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Many people consider seed, vegetable and nut oils, as healthy. Unfortunately, the truth is not that simple. Even the mainstream nutrition organizations recommend eating them because of the claim that unsaturated fats are much healthier than saturated fats. However, many studies prove that these oils are not as healthy and nutritious as commonly thought. Moreover – they can cause serious harm. Consuming these fats on a regular basis is leading to physiological changes within our bodies and contributing to multiple diseases.
Most vegetable and nut oils contain very high ratios of omega-6 fatty acids to omega-3s. Omega-6 fatty acids are highly inflammatory, and people already get a huge amount of them from other food they’re ingesting. Omega-6 are also competitive for all the enzymes necessary to break all the other fats in your system.
With high amounts of omega-6s in your body, you become prone to a prolonged inflammation (short-term inflammation, this induced by exercising, for example, is beneficial due to forcing your body to start repairing processes). You’re also hinder your body’s ability to convert all the fatty acids from the raw materials that are available at the moment. By reducing most vegetable and nut oils consumption and choosing better alternatives, you will significantly limit the problems.
Scientists, doctors, and nutritionists have been advising to replace saturated fats with polyunsaturated fats. The practice did bring down cholesterol, which was considered the main reason for many diseases (and still is by many). Although heart diseases, obesity, and metabolic disorders skyrocketed.
Americans are consuming an extremely high amount of the polyunsaturated fat – linoleic acid (LA), and that intake is the leading cause of disease. While linoleic acid is unavoidable and safe in small amounts, the excess causes metabolic damage and fat gain.
A high content of LA in the body is strongly associated with damaged metabolic health.
Increasing amounts of LA impairs insulin sensitivity and plays a role in the metabolic disorder, diabetes, and obesity. The exact mechanism of this process isn’t known, but it is predicted that it has something to do with adversely changing gene expression.
Moreover, there is some evidence showing that oxidized LA can interfere with the process of fat metabolism.
To reverse the adverse effects of consuming vegetable, nut, and seeds oils that already happened in the body, and to decrease the levels of Linoleic Acid that built up throughout years of eating it, it is advised to avoid most these oils. Research shows that it will take a year or two for the percentage of LA percentage of body fat to drop by half. If that is a problem for somebody – at least restricting consumption of these oils and reduce the frequency of using them would be beneficial.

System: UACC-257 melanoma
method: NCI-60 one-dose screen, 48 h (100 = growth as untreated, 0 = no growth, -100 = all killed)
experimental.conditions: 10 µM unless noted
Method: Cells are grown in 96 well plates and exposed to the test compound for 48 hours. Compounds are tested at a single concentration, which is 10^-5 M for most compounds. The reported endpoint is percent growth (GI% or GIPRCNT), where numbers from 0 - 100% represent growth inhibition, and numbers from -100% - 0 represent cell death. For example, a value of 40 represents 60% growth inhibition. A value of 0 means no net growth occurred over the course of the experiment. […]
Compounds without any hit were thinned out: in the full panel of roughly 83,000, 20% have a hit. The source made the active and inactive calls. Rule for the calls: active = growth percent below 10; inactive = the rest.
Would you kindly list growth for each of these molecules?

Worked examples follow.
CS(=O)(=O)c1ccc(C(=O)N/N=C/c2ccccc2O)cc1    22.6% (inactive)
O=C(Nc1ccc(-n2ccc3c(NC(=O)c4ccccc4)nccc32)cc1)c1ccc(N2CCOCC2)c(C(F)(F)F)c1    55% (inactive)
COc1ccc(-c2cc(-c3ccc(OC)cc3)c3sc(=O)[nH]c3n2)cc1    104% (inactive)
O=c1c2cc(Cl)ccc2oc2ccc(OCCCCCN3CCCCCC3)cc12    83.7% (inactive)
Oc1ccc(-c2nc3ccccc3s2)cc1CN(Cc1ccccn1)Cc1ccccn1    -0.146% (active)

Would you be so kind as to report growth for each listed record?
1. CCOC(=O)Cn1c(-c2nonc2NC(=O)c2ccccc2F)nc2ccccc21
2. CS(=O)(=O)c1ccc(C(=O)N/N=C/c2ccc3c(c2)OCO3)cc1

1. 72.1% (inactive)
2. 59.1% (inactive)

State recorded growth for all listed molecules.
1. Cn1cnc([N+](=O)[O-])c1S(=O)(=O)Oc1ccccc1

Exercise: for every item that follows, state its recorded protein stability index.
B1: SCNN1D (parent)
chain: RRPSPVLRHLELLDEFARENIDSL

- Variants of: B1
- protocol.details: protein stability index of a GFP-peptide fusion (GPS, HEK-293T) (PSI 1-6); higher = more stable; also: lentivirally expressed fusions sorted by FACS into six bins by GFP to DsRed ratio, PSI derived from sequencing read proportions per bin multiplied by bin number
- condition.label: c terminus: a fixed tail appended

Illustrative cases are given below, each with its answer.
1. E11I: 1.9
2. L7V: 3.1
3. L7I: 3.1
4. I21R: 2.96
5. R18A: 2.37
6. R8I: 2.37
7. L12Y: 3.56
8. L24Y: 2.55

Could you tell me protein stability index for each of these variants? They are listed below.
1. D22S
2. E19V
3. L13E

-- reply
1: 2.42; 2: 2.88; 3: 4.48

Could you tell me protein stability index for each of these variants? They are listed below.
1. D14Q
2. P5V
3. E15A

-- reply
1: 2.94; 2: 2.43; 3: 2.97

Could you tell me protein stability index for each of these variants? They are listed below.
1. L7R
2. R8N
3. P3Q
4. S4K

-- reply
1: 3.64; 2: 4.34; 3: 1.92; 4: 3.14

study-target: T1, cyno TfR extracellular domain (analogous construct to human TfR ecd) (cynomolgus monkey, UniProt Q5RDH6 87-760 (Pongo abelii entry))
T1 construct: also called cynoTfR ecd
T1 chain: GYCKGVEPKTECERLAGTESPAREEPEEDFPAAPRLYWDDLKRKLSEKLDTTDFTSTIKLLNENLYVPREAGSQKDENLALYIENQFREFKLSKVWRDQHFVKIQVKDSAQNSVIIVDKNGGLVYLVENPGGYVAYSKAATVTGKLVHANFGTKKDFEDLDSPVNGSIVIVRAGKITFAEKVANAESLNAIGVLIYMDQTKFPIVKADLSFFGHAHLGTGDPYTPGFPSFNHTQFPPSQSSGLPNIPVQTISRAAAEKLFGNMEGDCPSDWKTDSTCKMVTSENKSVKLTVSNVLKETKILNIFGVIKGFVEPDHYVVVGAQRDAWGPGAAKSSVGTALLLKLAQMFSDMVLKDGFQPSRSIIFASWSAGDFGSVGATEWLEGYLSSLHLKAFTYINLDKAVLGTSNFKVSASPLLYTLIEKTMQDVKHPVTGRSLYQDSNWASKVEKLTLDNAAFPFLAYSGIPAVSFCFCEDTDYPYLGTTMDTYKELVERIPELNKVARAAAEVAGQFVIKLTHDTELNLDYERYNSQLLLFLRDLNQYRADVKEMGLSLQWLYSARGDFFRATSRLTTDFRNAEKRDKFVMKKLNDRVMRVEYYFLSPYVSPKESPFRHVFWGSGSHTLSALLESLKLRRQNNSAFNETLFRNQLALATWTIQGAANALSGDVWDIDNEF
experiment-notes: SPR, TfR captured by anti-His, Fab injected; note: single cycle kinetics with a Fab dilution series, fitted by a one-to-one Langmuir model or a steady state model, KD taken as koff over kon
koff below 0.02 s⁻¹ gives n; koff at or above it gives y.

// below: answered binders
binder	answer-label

It is worth to mention that pork and chicken fat may contain some amount of LA as well (but still less than previously mentioned oils). It is highly dependent on the way animals were fed.
Data show that a high polyunsaturated fat diet including LA can improve cholesterol levels. While it is true that high consumption of these fats can improve your cholesterol levels, it will also increase the risk of a variety of diseases.
MCTs bypass many of the usual mechanisms for fatty acid absorption. Most fats can take up to two or three hours before they’ll cause a spike in free fatty acids (FFA) available in your body for energy, but MCTs can pass into your system directly.
There’s no rate limit. MCTs at the moment of entering your system – fuel your cells better. Additionally, the bypassing of this channel makes it nearly impossible for your body to go into rhabdomyolysis—a breaking down of damaged muscle tissue. Over the long term, if you’re doing everything else right, MCT consumption should accelerate your fat loss results.
Coconut oil is composed of approximately 66 percent medium-chain triglycerides, so you can use it to fuel your body with them with good results. However, the best solution would be using an MCT oil supplement which will have a higher concentration of these triglycerides.
Coconut oil is fantastic for frying fatty foods though. Because of its properties, it replaces some of the fat from the food you cook with this from coconut oil – preferable for people with an active lifestyle.
It’s important to note that olive oil and avocado oil are higher in monounsaturated fat. Neither an omega-3 nor an omega-6. It’s an omega-9. This oil is good in small quantities because it helps cell membranes to function more efficiently. However, it’s also the easiest fat to be stored in fat cells and the hardest one to get back out.
Flax oil is completely useless. Even though it contains omega-3 fatty acids (crucial to supplement for most people in modern society), they’re not in the conveniently for usage by body form. Alpha-linolenic acid (the form of omega 3 in flax oil) needs to be converted to be used by an organism, but because of people having so many other fats using all of the same enzymes, very little of this conversion happens.
Coconut butter contains a fatty acid called stearic acid – the saturated counterpart, to what’s in olive oil. Bacon is also high in stearic acid. It is excellent for cell membranes because it provides the rigid structure that prevents cells from collapsing.
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